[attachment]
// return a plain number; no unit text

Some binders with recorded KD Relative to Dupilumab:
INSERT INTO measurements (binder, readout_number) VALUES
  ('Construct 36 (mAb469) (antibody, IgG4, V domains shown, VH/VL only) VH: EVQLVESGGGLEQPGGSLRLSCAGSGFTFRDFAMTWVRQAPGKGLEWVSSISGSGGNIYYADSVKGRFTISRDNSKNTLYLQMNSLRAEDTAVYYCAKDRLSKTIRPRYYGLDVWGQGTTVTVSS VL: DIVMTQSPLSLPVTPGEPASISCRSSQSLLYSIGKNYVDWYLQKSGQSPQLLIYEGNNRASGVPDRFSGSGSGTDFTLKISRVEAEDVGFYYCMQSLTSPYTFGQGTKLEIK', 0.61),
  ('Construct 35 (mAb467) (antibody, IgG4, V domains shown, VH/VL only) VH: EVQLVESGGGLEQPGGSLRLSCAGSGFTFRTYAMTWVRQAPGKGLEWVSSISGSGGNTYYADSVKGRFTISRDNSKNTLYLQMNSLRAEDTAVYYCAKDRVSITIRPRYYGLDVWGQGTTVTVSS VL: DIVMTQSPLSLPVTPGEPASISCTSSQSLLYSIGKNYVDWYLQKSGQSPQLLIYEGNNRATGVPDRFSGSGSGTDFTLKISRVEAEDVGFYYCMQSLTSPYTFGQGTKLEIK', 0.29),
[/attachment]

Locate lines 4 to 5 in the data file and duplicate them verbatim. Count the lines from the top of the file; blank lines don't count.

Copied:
  ('Construct 36 (mAb469) (antibody, IgG4, V domains shown, VH/VL only) VH: EVQLVESGGGLEQPGGSLRLSCAGSGFTFRDFAMTWVRQAPGKGLEWVSSISGSGGNIYYADSVKGRFTISRDNSKNTLYLQMNSLRAEDTAVYYCAKDRLSKTIRPRYYGLDVWGQGTTVTVSS VL: DIVMTQSPLSLPVTPGEPASISCRSSQSLLYSIGKNYVDWYLQKSGQSPQLLIYEGNNRASGVPDRFSGSGSGTDFTLKISRVEAEDVGFYYCMQSLTSPYTFGQGTKLEIK', 0.61),
  ('Construct 35 (mAb467) (antibody, IgG4, V domains shown, VH/VL only) VH: EVQLVESGGGLEQPGGSLRLSCAGSGFTFRTYAMTWVRQAPGKGLEWVSSISGSGGNTYYADSVKGRFTISRDNSKNTLYLQMNSLRAEDTAVYYCAKDRVSITIRPRYYGLDVWGQGTTVTVSS VL: DIVMTQSPLSLPVTPGEPASISCTSSQSLLYSIGKNYVDWYLQKSGQSPQLLIYEGNNRATGVPDRFSGSGSGTDFTLKISRVEAEDVGFYYCMQSLTSPYTFGQGTKLEIK', 0.29),